Steel import permits down 11 percent in September

Based on the U.S. Department of Commerce‘s most recent Steel Import Monitoring and Analysis (SIMA) data, the American Iron and Steel Institute (AISI) reported that steel import permit applications for the month of September totaled 2,221,000 net tons (NT).  This was an 11 percent decrease from the 2,481,000 permit tons recorded in August and a 9 percent decrease from the August preliminary imports total of 2,440,000 NT.

Import permit tonnage for finished steel in September was 1,659,000 NT, down 9 percent from the preliminary imports total of 1,813,000 NT in August.

Year-to date (YTD) 2011 total and finished steel import permit tons would annualize at 29,236,000 NT and 22,212,000 NT, up 22 percent and 18 percent, respectively, vs. the 23,929,000 NT and 18,857,000 NT imported in 2010.  The estimated finished steel import market share in September was 20 percent and is 22 percent YTD.

In September, the largest finished steel import permit applications for offshore countries were for Korea (199,000 NT, down 0.3 percent from August), Japan (128,000 NT, up 40 percent), China (113,000 NT, down 5 percent), Germany (74,000 NT, down 9 percent) and The Netherlands (62,000 NT, up 138 percent).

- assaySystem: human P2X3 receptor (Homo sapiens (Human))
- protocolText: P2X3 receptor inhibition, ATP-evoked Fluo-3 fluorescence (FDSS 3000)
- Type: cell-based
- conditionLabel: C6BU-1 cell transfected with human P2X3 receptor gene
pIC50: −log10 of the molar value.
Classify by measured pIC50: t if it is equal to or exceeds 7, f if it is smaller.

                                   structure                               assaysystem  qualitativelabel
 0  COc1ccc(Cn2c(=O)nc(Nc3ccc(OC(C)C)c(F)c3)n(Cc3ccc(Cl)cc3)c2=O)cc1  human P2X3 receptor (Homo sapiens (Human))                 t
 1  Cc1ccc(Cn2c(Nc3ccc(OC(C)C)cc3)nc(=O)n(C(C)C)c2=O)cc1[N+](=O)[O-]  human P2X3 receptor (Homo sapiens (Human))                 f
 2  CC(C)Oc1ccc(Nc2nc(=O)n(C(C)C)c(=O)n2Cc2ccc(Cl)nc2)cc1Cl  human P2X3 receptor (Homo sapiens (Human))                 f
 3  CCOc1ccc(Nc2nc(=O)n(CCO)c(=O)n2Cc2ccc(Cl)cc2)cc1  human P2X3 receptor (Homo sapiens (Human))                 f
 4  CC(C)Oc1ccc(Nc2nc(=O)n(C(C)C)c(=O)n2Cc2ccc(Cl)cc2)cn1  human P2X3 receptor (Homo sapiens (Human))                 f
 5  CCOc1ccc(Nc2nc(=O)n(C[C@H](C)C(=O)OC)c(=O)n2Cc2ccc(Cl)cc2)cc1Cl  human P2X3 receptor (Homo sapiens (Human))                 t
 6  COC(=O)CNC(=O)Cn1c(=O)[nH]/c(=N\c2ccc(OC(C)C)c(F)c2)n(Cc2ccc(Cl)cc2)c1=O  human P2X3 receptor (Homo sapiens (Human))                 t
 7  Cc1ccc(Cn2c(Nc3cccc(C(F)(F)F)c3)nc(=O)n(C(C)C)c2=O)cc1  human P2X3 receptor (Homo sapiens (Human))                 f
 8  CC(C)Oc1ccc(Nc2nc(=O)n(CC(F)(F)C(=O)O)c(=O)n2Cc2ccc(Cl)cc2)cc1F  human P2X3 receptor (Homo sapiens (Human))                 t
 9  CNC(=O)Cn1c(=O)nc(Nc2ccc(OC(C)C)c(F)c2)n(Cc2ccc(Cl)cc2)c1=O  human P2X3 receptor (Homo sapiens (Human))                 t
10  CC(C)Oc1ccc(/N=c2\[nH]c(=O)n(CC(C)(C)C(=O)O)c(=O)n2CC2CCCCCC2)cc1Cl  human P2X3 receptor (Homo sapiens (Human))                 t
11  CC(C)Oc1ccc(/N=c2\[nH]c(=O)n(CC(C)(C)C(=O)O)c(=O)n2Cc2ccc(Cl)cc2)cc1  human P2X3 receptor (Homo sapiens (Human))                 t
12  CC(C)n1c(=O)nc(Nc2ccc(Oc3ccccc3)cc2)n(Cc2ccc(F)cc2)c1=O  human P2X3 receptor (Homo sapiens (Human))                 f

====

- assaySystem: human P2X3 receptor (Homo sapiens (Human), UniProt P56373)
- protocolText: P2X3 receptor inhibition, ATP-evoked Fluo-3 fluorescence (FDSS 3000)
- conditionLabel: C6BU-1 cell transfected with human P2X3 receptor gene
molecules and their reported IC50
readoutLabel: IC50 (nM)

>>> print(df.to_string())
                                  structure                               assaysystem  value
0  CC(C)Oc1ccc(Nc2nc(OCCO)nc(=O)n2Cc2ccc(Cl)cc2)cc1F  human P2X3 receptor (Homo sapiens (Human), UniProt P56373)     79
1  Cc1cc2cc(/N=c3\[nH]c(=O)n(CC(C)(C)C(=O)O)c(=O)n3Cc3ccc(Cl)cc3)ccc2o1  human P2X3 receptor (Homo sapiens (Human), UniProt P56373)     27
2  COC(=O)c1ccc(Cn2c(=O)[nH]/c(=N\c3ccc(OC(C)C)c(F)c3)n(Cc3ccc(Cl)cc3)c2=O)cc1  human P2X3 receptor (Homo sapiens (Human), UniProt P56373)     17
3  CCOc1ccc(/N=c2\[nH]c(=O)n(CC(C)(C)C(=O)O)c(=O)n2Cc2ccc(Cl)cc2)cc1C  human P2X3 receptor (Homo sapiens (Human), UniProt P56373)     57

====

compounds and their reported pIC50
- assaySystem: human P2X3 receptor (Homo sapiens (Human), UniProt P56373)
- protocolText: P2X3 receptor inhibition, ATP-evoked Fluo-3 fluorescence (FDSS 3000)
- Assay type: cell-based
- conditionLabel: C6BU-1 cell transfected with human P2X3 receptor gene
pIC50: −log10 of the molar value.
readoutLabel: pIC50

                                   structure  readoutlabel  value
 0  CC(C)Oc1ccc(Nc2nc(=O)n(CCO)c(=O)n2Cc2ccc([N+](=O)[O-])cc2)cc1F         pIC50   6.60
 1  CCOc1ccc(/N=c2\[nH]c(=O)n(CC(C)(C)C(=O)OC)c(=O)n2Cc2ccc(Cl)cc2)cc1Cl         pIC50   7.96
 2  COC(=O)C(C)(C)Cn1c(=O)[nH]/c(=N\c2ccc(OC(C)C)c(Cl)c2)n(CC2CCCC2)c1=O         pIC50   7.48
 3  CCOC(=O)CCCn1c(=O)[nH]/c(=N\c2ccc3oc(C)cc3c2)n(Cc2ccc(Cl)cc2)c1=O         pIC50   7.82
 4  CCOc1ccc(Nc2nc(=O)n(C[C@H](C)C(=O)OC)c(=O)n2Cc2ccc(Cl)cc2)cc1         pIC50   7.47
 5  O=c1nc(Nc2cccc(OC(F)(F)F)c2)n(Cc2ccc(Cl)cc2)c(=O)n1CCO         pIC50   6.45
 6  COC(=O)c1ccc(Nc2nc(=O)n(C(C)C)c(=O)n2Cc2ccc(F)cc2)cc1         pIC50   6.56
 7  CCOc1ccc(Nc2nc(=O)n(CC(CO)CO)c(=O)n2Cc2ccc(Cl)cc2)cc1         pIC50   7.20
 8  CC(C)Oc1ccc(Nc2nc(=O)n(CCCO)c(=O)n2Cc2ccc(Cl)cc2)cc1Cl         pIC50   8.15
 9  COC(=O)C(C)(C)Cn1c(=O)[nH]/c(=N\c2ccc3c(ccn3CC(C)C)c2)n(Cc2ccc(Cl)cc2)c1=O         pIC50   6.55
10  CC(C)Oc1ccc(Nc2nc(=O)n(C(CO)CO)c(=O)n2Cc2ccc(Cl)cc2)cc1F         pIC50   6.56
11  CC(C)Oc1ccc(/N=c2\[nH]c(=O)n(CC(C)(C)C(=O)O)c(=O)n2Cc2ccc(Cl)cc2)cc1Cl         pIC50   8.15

Finished steel import permits for major products that registered large increases in September vs. the August preliminary include standard rail (up 104 percent), tin plate (up 29 percent) and sheets and strip all other metallic coated (up 54 percent).

“Given the significant underutilization of domestic steel capacity and the slowdown in the U.S. and global economic recovery, the substantial finished steel import market share of 22 percent remains of concern,” Thomas J. Gibson, AISI president & CEO, said in a written statement. “At a time when our economic recovery is at increased risk, AISI believes more needs to be done to combat currency manipulation and other unfair trade practices that enable producers in China and elsewhere to ship steel and other manufactured goods here at dumped and subsidized prices.”